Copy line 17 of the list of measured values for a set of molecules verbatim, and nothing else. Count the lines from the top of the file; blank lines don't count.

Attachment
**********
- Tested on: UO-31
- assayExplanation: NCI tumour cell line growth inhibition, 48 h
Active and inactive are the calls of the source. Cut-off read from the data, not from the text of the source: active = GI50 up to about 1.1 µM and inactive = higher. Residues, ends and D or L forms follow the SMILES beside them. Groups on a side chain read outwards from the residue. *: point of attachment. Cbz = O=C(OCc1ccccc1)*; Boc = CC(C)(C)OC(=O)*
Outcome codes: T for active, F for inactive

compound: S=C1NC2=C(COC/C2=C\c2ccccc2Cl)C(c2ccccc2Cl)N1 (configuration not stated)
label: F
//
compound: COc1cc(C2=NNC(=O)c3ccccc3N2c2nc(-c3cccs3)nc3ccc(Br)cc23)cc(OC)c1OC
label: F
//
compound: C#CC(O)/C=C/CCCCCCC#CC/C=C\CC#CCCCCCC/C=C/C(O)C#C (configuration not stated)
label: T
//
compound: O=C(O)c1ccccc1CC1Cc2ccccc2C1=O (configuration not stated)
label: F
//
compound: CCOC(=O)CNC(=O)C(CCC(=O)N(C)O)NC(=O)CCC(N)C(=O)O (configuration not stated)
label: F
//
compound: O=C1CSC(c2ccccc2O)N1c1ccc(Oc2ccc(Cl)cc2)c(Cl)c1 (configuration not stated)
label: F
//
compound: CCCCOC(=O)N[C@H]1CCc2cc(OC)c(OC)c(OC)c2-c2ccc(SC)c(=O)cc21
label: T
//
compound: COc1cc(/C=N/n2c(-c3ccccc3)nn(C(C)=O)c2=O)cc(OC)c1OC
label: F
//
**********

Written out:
compound: CCOC(=O)CNC(=O)C(CCC(=O)N(C)O)NC(=O)CCC(N)C(=O)O (configuration not stated)